linkedin.github.io

Matthew Shoup and I worked on a new design for linkedin.github.io for LinkedIn’s January hackday, and with some help from Yevgeniy Brikman we launched it on 2/21.

I had a lot of fun working on this small project. This was the first JavaScript project I’ve worked on since I graduated and it took me a few minutes to get into the JavaScript + HTML + CSS development “frame of mind”. Once that initial rustiness wore off though it was a lot of fun to build this website.

Twitter bootstrap is still amazing. The ability to write “debugger”┬áin your JavaScript source file and have the browser pause there so that you can inspect state is fantastic. And each time I use the developer tools in Chrome I am reminded on Bret Victor’s “Inventing on Principle” talk.

Tweet streamer using Node.js

A day or two ago I decided to learn Node.js and was looking for tutorials and articles on the internet for the same. In my quest for knowledge I came across this tutorial that talks about building a real-time tweet streamer using Node. Unfortunate…

A day or two ago I decided to learn Node.js and was looking for tutorials and articles on the internet for the same. In my quest for knowledge I came across this tutorial that talks about building a real-time tweet streamer using Node. Unfortunately, the code as presented on the website doesn’t work, I guess due to changes in the Node API since the tutorial. After a bit of researching and digging around in the Node API docs, I managed to produce a version that works.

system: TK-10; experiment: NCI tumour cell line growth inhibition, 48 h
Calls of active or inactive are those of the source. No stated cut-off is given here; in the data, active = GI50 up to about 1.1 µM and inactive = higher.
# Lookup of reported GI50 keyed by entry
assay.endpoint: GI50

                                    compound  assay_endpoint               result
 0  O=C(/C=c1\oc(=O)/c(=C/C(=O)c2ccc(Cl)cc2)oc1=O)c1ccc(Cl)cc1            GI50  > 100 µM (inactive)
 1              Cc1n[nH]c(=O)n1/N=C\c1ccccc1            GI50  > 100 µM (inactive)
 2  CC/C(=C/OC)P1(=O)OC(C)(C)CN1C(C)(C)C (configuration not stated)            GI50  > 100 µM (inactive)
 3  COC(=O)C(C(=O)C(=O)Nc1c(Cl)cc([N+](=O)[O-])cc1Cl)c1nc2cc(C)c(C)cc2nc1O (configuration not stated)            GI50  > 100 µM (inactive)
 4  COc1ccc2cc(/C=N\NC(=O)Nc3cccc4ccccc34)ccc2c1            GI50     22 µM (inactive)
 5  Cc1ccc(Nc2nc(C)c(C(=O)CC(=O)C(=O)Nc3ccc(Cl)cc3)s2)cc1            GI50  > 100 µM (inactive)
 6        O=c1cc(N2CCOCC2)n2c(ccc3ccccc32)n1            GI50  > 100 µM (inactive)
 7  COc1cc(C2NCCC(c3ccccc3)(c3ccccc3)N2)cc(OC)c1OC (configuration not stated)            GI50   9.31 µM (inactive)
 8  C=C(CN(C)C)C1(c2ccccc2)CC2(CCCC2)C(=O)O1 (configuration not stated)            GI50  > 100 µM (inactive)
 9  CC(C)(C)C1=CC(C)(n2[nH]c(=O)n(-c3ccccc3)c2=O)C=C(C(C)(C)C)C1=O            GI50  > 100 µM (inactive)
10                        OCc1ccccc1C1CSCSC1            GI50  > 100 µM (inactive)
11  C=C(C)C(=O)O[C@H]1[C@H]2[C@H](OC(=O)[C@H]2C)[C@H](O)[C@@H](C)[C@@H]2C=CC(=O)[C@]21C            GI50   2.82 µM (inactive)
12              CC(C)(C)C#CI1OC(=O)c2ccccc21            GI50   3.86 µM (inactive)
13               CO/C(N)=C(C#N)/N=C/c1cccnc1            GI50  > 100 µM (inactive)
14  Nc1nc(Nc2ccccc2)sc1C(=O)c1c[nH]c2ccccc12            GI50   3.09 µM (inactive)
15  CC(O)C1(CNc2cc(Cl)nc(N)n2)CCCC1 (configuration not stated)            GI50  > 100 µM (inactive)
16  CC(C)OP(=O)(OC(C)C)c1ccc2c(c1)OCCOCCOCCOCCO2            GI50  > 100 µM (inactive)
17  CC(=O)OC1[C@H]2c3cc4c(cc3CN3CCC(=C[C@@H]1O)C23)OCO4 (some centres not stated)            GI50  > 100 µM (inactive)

Be warned though, this application makes a LOT of requests to the Twitter API resulting in your application being banned for an hour from using the Twitter API. Also, this is the first node application that I have written, so I might be making a lot of beginner mistakes. Please forgive me for this. The goal of writing this application was to have a working version of what was presented to us in the tutorial.

The version of node I am using(based on the output of 'node -v') is 'v0.5.0-pre'.

Here is my code.